The Académie française, which has been responsible for the French language since Richelieu and Louis XIII, has repeatedly taken exception to this and explicitly condemned this grotesque practice. No matter, the philosophy of suspicion is at work to ignore its opinions. For the proponents of inclusive writing, the Académie française is nothing but a collection of old, white, heterosexual males; their word has no validity. Several ministers have opposed the general use of inclusive writing in the administration, but they have not been listened to either, and the beast is advancing—inexorably.
Inclusive writing is, like many progressive fads, a pastime of the wealthy, of the culturally privileged. Its promoters forget that before engaging in inclusive writing, we must first learn how to read and write. Inclusive writing advocates do not consider the question of learning to read, since they have been able to read for a long time. These are the same people who, at other times, explained to us that spelling was a bourgeois marker and, as such, was useless as long as we could understand the meaning of a text. These kinds of acrobatics can be indulged in when one already possesses the keys to knowledge and mastery of the written word: it is easy, exhilarating, and stimulating.
Children are once again at risk of being the innocent victims of their elders’ experiments. When it comes to learning the basics, it is difficult to make room for inclusive writing. Learning to read is about putting things together. Consonants with vowels, syllables with each other, and words with each other to make this extraordinary construction that is the sentence spring forth. Reading is fundamentally a construction. And inclusive writing, it is obvious, is indeed a ‘deconstruction,’ which breaks up and tears apart the words, and then the language, if only visually. How can we make sense of fragmented material if we don’t already know the meaning of the words that have been tortured in this way?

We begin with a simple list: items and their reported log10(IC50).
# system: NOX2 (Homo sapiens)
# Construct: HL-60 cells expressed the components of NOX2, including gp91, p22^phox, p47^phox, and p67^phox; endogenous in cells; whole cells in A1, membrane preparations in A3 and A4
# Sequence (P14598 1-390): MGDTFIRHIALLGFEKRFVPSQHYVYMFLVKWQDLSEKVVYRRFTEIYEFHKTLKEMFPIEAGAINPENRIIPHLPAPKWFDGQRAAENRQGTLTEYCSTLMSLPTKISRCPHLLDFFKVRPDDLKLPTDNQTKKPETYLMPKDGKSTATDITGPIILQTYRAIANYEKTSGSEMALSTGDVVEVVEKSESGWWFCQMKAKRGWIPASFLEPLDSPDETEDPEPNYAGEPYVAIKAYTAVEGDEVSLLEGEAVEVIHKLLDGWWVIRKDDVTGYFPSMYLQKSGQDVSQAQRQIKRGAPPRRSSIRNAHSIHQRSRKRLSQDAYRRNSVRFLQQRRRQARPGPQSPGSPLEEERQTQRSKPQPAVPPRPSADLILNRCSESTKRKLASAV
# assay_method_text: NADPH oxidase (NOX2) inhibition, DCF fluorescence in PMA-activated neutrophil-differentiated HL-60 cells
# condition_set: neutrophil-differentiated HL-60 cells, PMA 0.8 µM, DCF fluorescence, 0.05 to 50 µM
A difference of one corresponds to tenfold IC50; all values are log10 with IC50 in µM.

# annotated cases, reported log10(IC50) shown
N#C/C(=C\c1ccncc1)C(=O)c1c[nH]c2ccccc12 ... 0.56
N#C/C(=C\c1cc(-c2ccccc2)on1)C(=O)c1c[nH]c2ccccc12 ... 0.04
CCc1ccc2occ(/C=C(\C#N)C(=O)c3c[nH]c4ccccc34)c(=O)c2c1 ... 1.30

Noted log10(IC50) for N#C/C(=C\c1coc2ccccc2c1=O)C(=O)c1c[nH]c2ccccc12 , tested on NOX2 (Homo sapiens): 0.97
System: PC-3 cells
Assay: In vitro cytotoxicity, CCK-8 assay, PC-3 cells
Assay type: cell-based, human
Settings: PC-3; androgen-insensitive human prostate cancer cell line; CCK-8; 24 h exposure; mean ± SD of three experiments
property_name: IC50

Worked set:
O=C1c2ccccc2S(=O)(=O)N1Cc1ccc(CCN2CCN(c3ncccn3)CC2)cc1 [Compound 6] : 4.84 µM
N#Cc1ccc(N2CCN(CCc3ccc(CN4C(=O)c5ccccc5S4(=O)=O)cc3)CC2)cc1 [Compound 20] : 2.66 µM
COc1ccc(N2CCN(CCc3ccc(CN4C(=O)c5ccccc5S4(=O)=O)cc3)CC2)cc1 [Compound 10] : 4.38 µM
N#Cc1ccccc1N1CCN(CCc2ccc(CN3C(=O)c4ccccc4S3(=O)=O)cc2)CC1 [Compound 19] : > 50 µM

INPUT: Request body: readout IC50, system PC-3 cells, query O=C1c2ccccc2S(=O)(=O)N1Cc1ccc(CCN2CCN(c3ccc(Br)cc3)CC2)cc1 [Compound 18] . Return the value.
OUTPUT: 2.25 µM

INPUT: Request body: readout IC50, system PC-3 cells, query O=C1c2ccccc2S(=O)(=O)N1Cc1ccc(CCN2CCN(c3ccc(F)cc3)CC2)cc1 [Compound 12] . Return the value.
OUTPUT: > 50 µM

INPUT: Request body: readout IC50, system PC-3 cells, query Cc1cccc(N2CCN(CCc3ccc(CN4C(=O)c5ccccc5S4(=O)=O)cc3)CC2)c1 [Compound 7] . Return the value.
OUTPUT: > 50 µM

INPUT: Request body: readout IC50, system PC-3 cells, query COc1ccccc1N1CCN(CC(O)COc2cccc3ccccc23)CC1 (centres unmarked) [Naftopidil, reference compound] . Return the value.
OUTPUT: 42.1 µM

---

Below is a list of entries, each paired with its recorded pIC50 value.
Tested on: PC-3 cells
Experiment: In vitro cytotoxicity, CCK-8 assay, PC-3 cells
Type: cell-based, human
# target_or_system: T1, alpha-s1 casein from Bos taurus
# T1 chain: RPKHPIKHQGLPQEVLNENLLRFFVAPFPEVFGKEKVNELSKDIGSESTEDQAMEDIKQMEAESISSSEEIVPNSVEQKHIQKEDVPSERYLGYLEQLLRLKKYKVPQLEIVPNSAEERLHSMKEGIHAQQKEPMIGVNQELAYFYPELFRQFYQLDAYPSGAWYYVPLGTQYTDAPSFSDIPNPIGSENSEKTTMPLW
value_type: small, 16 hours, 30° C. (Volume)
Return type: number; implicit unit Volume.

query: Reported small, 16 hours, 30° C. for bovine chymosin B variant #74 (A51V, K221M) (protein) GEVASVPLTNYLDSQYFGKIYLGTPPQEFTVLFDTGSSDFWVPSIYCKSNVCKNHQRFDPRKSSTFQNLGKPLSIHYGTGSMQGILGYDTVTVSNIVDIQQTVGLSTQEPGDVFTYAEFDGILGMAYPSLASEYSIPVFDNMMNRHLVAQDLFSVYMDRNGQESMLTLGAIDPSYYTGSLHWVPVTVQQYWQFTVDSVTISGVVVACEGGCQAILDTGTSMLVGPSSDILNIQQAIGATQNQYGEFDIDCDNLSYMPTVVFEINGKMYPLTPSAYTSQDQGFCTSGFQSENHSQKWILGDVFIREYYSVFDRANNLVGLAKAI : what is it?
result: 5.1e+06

Logically enough, inclusive writing and approximative methods of learning to read can go hand in hand: when you are confronted, in a text, with a word cut out like a coupon along the dotted lines, there is no need to read the word. It is enough to understand it. For the enlightened fifty-year-old feminist, it is clear. But for the child who is learning?
There is no manual for pronouncing inclusive writing. We don’t speak in inclusive writing in our everyday life. But if you read a letter written according to these new codes out loud, you end up sounding like an engine that has trouble starting.
If the teaching of reading, reshaped by pedagogical innovations, has reduced the level of children’s skills by several years, it is a safe bet that inclusive writing will not improve the situation much. Pedagogical experts have screamed against an elitist culture that distances them from the people. Let’s kick Balzac out of the schools! Let’s study rap singers instead! But there is an even greater gap between inclusive writing and the language heard by children at home.
The generalised use of inclusive writing will only widen the gap between the texts seen in class and the words of everyday expression. And, unless Victor Hugo and La Fontaine are put through the inclusion mill, there is bound to come a time when pupils will be confronted with texts that are not inclusive. Will they regard these texts with mistrust, conveying an older order? Are not these texts to be torn down? Will they learn to navigate between two linguistic systems—one sexually correct, chosen, and authorised; the other endured, and judged to be dripping with machismo?